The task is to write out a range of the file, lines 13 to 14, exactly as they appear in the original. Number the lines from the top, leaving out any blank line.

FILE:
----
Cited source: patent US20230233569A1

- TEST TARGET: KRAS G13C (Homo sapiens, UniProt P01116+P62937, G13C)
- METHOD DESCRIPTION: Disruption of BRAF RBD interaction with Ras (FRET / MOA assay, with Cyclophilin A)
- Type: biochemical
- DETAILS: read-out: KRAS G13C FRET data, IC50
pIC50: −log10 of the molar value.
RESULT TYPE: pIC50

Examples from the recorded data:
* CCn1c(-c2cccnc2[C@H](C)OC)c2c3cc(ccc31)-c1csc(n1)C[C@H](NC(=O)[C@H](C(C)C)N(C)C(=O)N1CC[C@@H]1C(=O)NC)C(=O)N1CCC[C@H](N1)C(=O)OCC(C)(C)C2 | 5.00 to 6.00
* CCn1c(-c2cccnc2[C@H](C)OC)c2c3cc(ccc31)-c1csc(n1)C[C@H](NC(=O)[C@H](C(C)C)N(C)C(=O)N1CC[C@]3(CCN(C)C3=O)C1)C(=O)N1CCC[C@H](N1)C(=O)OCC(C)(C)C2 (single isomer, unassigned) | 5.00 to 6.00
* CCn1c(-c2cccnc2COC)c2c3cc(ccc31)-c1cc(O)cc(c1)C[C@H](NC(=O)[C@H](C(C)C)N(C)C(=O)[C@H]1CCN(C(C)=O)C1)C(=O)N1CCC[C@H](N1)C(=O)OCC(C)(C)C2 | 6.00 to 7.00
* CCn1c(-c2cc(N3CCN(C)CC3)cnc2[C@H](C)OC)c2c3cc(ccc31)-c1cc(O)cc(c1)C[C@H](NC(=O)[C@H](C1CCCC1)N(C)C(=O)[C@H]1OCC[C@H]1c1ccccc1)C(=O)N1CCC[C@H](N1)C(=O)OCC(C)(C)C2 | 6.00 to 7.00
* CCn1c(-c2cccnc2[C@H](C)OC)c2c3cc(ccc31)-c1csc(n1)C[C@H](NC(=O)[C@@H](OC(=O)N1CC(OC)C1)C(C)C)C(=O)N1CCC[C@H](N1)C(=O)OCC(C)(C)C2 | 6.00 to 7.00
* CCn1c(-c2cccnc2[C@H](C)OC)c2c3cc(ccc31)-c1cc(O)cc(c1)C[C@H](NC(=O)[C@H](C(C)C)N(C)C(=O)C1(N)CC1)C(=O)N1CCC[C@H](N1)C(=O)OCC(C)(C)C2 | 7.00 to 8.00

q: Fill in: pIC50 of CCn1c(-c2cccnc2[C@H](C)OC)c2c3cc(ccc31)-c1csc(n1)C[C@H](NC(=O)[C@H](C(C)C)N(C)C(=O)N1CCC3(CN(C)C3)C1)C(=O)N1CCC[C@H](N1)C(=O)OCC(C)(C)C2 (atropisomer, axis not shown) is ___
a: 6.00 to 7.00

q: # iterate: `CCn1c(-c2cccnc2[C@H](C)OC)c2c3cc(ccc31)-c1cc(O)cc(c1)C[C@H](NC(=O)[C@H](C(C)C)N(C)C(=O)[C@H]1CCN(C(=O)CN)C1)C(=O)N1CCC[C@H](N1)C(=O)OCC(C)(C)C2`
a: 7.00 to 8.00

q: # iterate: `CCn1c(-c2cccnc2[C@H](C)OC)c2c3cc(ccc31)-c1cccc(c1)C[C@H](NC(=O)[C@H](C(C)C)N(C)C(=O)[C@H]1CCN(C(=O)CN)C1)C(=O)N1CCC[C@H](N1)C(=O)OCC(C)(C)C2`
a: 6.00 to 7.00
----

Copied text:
* CCn1c(-c2cccnc2[C@H](C)OC)c2c3cc(ccc31)-c1csc(n1)C[C@H](NC(=O)[C@@H](OC(=O)N1CC(OC)C1)C(C)C)C(=O)N1CCC[C@H](N1)C(=O)OCC(C)(C)C2 | 6.00 to 7.00
* CCn1c(-c2cccnc2[C@H](C)OC)c2c3cc(ccc31)-c1cc(O)cc(c1)C[C@H](NC(=O)[C@H](C(C)C)N(C)C(=O)C1(N)CC1)C(=O)N1CCC[C@H](N1)C(=O)OCC(C)(C)C2 | 7.00 to 8.00